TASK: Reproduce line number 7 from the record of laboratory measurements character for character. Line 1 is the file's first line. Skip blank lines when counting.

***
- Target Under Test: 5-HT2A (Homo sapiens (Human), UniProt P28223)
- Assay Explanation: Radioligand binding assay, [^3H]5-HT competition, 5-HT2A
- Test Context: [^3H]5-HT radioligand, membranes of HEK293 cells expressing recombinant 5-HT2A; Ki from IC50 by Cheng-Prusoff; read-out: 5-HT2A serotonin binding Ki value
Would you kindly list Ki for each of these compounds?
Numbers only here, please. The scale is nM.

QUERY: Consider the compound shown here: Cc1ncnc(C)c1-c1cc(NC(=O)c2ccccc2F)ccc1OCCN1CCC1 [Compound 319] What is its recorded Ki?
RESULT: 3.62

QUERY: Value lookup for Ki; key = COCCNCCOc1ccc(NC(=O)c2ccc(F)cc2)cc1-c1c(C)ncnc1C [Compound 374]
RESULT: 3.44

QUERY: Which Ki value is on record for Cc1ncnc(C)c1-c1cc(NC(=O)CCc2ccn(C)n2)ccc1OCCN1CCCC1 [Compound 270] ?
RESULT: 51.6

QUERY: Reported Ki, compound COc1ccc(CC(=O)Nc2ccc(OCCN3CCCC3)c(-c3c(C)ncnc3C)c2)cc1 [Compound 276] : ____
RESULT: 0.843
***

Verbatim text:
RESULT: 3.62